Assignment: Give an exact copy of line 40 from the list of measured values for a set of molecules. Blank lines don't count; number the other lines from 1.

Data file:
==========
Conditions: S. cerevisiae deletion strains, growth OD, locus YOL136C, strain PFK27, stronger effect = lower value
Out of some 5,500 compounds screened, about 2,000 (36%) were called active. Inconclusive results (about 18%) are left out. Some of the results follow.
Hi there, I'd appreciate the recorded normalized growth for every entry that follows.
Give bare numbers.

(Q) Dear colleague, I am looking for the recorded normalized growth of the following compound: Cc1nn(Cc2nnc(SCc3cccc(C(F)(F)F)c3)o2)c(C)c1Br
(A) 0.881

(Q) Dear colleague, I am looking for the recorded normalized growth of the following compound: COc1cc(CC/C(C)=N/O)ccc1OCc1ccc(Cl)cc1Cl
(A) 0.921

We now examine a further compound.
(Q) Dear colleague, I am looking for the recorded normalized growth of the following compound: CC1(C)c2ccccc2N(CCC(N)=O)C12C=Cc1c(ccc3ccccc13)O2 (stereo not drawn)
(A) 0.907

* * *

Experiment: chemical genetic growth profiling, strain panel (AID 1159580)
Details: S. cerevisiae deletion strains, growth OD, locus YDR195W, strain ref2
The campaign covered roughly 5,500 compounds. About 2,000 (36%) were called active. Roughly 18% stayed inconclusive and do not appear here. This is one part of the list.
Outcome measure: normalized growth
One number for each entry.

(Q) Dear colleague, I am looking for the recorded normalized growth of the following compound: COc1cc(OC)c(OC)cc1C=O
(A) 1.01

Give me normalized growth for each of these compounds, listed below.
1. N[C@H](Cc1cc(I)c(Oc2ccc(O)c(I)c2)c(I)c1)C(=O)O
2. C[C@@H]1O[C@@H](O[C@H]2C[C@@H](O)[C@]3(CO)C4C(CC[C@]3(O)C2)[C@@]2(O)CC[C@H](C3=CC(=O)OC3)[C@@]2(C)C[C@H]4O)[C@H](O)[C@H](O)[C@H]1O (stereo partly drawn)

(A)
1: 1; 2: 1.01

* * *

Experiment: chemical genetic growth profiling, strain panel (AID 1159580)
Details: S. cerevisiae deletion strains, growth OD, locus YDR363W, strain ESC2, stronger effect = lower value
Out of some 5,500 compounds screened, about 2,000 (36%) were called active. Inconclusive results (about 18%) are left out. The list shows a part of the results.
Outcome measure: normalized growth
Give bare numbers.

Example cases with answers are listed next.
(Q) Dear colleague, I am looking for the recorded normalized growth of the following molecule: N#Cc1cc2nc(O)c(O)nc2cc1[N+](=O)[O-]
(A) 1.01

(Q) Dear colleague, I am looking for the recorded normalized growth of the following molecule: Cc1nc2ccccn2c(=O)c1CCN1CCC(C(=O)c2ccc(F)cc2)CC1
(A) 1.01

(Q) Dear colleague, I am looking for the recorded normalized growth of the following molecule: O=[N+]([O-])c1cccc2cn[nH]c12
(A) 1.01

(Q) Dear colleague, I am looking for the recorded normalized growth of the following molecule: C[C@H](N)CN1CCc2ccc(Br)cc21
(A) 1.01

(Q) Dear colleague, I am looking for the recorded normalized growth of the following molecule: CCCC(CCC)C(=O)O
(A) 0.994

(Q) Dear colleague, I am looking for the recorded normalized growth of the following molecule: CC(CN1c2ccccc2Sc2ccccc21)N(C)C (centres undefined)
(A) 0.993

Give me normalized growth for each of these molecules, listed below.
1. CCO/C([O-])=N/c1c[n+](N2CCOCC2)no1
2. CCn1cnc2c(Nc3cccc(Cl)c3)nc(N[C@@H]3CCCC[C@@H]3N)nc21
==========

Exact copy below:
(Q) Dear colleague, I am looking for the recorded normalized growth of the following molecule: CCCC(CCC)C(=O)O